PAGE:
So here we are at the first major divergence of strategy between Sam and myself when it comes to Azusa. I'm of the opinion that when it's slow for Azusa, the last thing you want to be giving your opponents is fuel to destroy you with. Don't forget our typical 4-man game where you're generating a 1:3 disadvantage every time you activate or play one of these types of effects. Sam is doing his very best to dig himself out of any hole he may find himself in, smooth over the early game and set up his preferred endgame. Surely these "solutions" are creating a self-perpetuating need to get to his endgame faster and faster as you accellerate your opponents individually at the same speed as yourself and collectively 3 times faster?
I mulligan almost any hand that doesn't have card draw, although something like Mana Crypt into Primeval Titan counts as card draw (and is among the best possible hands, since I'll play a Primeval Titan on turn 2 and find Eye of Ugin or Mikokoro with those two cards and four lands). Most hands have some way to get going.
I can totally sympathise with this from playing Azusa myself. Other decks have things they can do early in the game apart from finding more lands. In Azusa, you can regularly find yourself drawing into land search or into more land. Now that we have Primeval Titan to help smooth things out a bit we can pull back on the search effects somewhat and as the lands you're searching for are developping your strategy, you're getting a very powerful tutor ability for relatively little investment.

I want to look a little into the other type of mana mentioned here which Sam has grouped into Accelleration. Exploration, Gaea's Touch and Rites of Flourishing will all give you an extra land drop in addition to Azusa's own ability. A little less general-centric are the artifact mana sources: Grim Monolith, Mana Crypt, Mana Reflection, Mana Vault, Mox Diamond and Sol Ring. These exist with the sole function of doing things multiple turns earlier than you would normally be able to do them and it's pretty irrelevant that it's mostly colourless as most coloured spells and abilities have colourless both in their costs and activations. Crazily, there are also 3 lands that have very specific mana applications that you just wouldn't expect to find in a deck like Azusa because they don't provide mana (or their full value) for the vast majority of your spells: Eldrazi Temple, Eye of Ugin and Mishra's Workshop. While I could allow the first two given the predicted endgame, Mishra's Workshop just seems like a crazy addition! Well "seemed" really, because the more you think about it the more you realise that Horn of Greed is nice on turn 3, but it's much, much better for you on turn 2 or 1. Likewise Seer's Sundial and pretty much every single artifact that you can cast or activate benefits from coiming into play 2 turns earlier than it would if the Workshop was a basic Forest instead. Yeah, it's crazy, but, with 60 lands, you have the freedom to put in the potential for some plays that, while rife with the potential to do nothing some of the time, allow you to subsequently make extremely powerful plays. [I'd like to thank Star Trek for the grammar structure precedent in that last sentence! -Ed.]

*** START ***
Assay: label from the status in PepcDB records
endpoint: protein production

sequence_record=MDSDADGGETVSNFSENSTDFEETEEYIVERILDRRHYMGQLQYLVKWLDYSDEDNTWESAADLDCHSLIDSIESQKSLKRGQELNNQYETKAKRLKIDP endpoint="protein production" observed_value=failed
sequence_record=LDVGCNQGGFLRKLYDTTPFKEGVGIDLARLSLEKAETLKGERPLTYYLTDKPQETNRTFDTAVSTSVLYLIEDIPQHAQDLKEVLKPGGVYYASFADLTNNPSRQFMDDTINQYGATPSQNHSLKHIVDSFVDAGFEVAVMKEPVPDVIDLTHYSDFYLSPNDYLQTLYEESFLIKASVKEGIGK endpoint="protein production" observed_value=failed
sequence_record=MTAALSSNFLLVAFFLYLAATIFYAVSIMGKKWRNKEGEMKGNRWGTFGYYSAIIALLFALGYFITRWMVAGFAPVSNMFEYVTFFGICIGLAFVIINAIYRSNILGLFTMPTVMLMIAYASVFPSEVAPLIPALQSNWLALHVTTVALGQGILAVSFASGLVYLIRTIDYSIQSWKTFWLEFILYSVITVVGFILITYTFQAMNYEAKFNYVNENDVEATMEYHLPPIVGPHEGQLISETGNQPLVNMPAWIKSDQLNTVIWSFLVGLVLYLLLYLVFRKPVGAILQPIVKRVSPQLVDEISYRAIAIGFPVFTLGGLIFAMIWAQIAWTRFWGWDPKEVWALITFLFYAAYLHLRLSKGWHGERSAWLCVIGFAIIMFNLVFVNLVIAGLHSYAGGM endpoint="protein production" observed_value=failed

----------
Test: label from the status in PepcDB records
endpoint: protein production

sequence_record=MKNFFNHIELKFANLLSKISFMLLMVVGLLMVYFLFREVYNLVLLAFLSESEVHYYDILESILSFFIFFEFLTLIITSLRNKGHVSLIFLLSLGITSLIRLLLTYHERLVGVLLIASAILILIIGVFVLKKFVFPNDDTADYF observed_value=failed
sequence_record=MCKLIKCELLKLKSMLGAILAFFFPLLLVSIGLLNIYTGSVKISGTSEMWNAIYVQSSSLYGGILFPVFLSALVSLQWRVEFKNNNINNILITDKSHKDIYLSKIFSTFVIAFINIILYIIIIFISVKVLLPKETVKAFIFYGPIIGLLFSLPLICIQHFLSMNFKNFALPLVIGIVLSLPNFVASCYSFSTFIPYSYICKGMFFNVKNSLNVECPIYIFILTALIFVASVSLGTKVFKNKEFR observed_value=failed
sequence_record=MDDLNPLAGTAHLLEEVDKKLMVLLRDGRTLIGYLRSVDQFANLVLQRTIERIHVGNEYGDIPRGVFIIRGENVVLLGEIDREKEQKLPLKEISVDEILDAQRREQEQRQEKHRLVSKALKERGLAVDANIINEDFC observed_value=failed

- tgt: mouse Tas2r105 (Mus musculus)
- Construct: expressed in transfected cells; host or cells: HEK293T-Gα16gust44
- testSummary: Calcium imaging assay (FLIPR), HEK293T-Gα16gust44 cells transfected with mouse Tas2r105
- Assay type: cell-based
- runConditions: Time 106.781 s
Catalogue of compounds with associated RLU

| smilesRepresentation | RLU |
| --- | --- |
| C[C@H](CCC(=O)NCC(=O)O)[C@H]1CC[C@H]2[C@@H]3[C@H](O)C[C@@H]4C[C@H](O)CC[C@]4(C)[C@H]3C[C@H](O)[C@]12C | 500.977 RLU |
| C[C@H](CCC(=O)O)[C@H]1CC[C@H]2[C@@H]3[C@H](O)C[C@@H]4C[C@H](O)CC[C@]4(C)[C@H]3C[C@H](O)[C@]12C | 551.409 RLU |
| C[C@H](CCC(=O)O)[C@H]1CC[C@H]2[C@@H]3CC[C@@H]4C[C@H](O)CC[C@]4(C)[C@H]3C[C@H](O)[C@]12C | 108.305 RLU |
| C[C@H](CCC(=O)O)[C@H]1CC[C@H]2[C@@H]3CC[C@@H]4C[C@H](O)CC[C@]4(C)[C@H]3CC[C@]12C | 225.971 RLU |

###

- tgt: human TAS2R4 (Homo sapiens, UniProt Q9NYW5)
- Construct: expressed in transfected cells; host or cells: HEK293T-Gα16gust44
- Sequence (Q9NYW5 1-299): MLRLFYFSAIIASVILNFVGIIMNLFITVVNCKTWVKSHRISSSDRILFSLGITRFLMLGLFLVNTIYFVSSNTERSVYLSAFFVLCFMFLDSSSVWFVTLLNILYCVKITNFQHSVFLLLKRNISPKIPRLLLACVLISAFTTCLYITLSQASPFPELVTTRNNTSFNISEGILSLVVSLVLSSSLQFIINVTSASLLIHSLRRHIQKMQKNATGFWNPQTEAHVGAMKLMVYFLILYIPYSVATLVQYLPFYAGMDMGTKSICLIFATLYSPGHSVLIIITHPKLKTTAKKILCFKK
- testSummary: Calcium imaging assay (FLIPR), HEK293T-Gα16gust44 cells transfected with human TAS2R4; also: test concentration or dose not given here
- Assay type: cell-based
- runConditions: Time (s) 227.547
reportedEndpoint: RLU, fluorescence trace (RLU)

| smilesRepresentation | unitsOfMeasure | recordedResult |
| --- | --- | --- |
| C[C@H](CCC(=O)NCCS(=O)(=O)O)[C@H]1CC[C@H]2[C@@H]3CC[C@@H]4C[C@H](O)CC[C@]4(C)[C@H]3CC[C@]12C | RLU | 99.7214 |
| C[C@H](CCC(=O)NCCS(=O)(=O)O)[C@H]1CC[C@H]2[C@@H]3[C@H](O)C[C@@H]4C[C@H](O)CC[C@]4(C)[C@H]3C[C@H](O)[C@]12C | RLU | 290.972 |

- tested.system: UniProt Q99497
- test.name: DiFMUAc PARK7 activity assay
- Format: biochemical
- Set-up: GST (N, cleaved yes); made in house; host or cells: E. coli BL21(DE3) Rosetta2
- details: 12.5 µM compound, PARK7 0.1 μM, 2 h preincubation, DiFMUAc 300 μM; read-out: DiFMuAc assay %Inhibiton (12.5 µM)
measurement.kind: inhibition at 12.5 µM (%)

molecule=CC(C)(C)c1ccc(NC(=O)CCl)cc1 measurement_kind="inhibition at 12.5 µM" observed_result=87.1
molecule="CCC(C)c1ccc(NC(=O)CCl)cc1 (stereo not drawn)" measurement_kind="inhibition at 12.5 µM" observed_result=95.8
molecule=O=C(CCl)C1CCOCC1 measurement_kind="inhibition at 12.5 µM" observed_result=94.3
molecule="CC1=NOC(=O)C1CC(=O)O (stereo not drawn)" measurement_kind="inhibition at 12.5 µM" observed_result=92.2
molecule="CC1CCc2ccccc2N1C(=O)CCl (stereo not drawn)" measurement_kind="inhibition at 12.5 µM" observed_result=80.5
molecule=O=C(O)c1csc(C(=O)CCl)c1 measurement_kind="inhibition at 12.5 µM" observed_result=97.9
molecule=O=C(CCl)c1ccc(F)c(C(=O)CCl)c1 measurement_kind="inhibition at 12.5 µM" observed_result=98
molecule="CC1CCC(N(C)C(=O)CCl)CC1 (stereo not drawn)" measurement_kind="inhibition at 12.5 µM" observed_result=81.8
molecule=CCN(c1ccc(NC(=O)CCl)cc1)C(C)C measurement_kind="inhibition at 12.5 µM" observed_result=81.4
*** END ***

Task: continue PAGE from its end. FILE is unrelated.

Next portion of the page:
Now we know that Sam likes to draw cards (and to hell with the downside!), he likes to take risks to fuel potentially broken plays and he plays Eye of Ugin, it doesn't take a genius to figure out what his end game is going to be.

The deck almost always wins with Eldrazi, specifically Emrakul. Avenger of Zendikar can win, but most of the time it's just the best mana ramp (working with Gaea's Cradle), and you still win by using Eye of Ugin to find Emrakul. In multiplayer games, the deck tries to take infinite turns by sacrificing Emrakul to High Market and finding it again with Eye of Ugin and casting it all in the same turn.